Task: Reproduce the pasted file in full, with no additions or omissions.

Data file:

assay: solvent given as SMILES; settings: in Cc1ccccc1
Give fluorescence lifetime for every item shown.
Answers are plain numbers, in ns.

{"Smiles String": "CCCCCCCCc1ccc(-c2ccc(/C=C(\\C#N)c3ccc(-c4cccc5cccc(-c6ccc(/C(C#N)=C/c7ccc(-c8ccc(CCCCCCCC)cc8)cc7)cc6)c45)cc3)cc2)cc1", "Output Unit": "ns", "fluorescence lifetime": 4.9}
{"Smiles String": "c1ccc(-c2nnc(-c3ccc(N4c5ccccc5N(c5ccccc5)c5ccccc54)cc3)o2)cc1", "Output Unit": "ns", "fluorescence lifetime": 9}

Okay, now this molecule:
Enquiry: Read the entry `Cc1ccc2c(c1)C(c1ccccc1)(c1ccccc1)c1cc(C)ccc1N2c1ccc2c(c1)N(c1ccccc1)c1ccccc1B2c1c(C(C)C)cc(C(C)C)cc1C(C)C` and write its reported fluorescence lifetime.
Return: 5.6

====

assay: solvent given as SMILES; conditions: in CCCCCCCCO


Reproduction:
assay: solvent given as SMILES; settings: in Cc1ccccc1
Give fluorescence lifetime for every item shown.
Answers are plain numbers, in ns.

{"Smiles String": "CCCCCCCCc1ccc(-c2ccc(/C=C(\\C#N)c3ccc(-c4cccc5cccc(-c6ccc(/C(C#N)=C/c7ccc(-c8ccc(CCCCCCCC)cc8)cc7)cc6)c45)cc3)cc2)cc1", "Output Unit": "ns", "fluorescence lifetime": 4.9}
{"Smiles String": "c1ccc(-c2nnc(-c3ccc(N4c5ccccc5N(c5ccccc5)c5ccccc54)cc3)o2)cc1", "Output Unit": "ns", "fluorescence lifetime": 9}

Okay, now this molecule:
Enquiry: Read the entry `Cc1ccc2c(c1)C(c1ccccc1)(c1ccccc1)c1cc(C)ccc1N2c1ccc2c(c1)N(c1ccccc1)c1ccccc1B2c1c(C(C)C)cc(C(C)C)cc1C(C)C` and write its reported fluorescence lifetime.
Return: 5.6

====

assay: solvent given as SMILES; conditions: in CCCCCCCCO